A culinary adventure in the Cape winelands

From Cape to Cape; Mick travels South Africa's vineyards in search of new wines for the list

This January during our annual closure, Executive Chef Mick took the opportunity to do a bit of gourmet travelling himself, touring the Cape winelands to take part in a series of pop-up food and wine events.

Friend of Porthminster, Ben Prior – a chef and specialist wine importer – travels to South Africa from Cornwall every year to share the love of food and wine; from one cape to another. Ben has been taking part in wine dinners across the Cape winelands for the last three years, and this year was happy to share the experience with Mick.

A culinary adventure in the Cape winelands
A culinary adventure in the Cape winelands

The two cooked at three winery restaurants – 96 Winery Road Restaurant, The Restaurant at Newton Johnson, and Tokara Restaurant – during their trip, devising menus, sourcing ingredients, and matching wines alongside the talented in-house teams at each venue.

They worked with some incredible local produce, from fresh ricotta to Cape Wagyu beef, relishing the opportunity to get creative with a different palette of ingredients and flavours.

Each dish the duo prepared across the Cape was carefully matched with a wine from these boutique estates, which are at the vanguard of South Africa’s ‘new wave movement.’

Over the last 10 years this movement has seen experimental, mould-breaking winemakers seeking out old vines and forgotten vineyards and taking a fresh approach which celebrates the purity of the fruit (a notable characteristic of good South African wine) and the distinctive and varied terroir.

A culinary adventure in the Cape winelands
A culinary adventure in the Cape winelands

“The wine scene in South Africa is incredible,” says Mick, who was impressed with both the quality and diversity. “There are so many microclimates that there aren’t many styles they can’t produce” adds Ben, whose connections on the Cape give him a direct line to some of the most pioneering, forward-thinking young winemakers.

As well as cooking, Mick and Ben spent their time tasting and selecting wine for their restaurants, which they will now import direct from the vineyards; many of these wines won’t be available anywhere else in the UK.

They received a fantastic welcome everywhere they visited, and were impressed with the infectious enthusiasm, openness and honesty of the people behind the scenes at every vineyard. “Ben introduced me to a great crowd,” said Mick. “It’s a lot like Cornwall in that everyone on the food and drink scene knows each other, and there’s a really reciprocal, collaborative attitude. All the wine-makers surf together and socialize together, just like us chefs do back here in Cornwall!”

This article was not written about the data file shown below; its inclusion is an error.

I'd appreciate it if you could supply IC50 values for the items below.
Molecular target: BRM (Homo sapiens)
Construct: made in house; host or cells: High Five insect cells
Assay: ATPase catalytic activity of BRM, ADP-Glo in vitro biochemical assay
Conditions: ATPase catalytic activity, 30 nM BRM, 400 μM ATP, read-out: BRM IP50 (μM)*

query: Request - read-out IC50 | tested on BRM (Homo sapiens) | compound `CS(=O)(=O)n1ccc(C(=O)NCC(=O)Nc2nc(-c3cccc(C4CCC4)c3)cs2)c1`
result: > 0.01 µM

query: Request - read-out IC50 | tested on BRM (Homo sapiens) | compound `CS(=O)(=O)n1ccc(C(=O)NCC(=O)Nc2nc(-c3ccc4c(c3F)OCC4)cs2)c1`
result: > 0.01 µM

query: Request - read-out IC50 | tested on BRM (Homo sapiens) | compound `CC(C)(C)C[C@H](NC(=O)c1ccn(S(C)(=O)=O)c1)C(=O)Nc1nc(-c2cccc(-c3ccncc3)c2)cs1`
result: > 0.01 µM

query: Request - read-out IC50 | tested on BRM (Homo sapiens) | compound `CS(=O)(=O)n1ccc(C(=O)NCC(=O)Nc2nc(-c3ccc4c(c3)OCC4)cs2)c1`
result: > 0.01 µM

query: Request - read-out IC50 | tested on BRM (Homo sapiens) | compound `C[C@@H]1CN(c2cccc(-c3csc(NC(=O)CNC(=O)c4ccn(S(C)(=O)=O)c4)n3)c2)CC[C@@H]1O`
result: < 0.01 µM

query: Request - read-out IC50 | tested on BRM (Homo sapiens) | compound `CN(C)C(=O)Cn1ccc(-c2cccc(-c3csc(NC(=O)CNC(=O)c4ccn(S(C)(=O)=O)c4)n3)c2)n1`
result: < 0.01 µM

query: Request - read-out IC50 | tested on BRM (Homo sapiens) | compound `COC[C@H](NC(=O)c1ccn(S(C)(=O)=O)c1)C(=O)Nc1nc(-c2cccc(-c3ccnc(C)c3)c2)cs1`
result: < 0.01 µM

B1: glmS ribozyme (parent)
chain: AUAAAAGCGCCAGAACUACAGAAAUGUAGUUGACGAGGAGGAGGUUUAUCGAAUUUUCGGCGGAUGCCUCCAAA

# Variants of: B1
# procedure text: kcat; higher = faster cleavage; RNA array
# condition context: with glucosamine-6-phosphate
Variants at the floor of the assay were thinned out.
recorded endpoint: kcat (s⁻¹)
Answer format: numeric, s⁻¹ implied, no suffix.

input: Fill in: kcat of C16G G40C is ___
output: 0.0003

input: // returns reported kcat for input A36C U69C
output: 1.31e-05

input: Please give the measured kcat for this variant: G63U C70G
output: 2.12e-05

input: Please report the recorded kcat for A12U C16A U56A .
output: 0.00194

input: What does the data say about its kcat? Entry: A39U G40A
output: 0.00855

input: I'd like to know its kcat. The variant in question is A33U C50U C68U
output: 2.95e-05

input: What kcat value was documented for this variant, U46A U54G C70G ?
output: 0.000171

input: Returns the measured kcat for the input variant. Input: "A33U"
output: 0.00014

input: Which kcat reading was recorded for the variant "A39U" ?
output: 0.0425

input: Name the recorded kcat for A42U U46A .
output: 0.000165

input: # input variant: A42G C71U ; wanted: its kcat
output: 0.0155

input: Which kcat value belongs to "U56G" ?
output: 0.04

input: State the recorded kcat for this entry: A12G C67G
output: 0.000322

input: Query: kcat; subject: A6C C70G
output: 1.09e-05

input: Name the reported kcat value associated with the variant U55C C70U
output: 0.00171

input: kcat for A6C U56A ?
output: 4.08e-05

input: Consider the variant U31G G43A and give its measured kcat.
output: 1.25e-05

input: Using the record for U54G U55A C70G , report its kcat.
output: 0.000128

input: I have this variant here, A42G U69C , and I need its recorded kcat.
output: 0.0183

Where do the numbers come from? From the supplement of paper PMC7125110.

The reciprocal relationship is set to continue and develop, with a group of winemakers from South Africa visiting later this year.

“We try and get a handful of winemakers over every year to host tastings and dinners,” says Ben. “Wine-lovers in the UK are starting to embrace South African wine on a new level. Previously only the cheapest stuff sold in the supermarkets, and people just didn’t see or know about the amazing styles being made by these small, maverick producers. This very enjoyable exchange programme we’ve established is helping to rectify that. It’s also a great excuse to drink great wine and eat awesome food with friends, from cape to cape!”

A culinary adventure in the Cape winelands
A culinary adventure in the Cape winelands

Just a few of Ben’s stand-out wines from the trip:

Ken Forrester, The FMC Chenin Blanc. Ken is the King of Chenin and this wine really shows off the grape at it’s best. Sophisticated, nuanced and rich, this is a real treat if you can find it in the UK.

Restless River Cabernet Sauvignon, Hemel-En-Aarde. Again really hard to find in this country as production is so small. This is cool climate Cabernet Sauvignon, beautifully crafted by Craig Wessels and his team.

Die Kat Se Snor Sauvignon Blanc. Tiny production makes it possible to create exquisite, minimal-intervention wines such as this. Great balance between vibrant acidity and crisp fruit, and more complex savoury, mineral notes.

Naude Cinsault. Another beautifully made wine and a true reflection of terroir. Cinsault bush vines grow on decomposed granitic soils and the resultant wine is aged on its lees for 6 months in old French oak.

Tokara Directors Reserve. These big-hitting blends are made from parcels chosen from Tokara’s prime vineyards on the slopes of the Simonsberg Mountain near Stellenbosch. Cabernet Sauvignon, Merlot, Petit Verdot and Cabernet Franc are all hand-picked at optimal ripeness.

If you’re interested in sourcing premium South African wines contact VinoSA.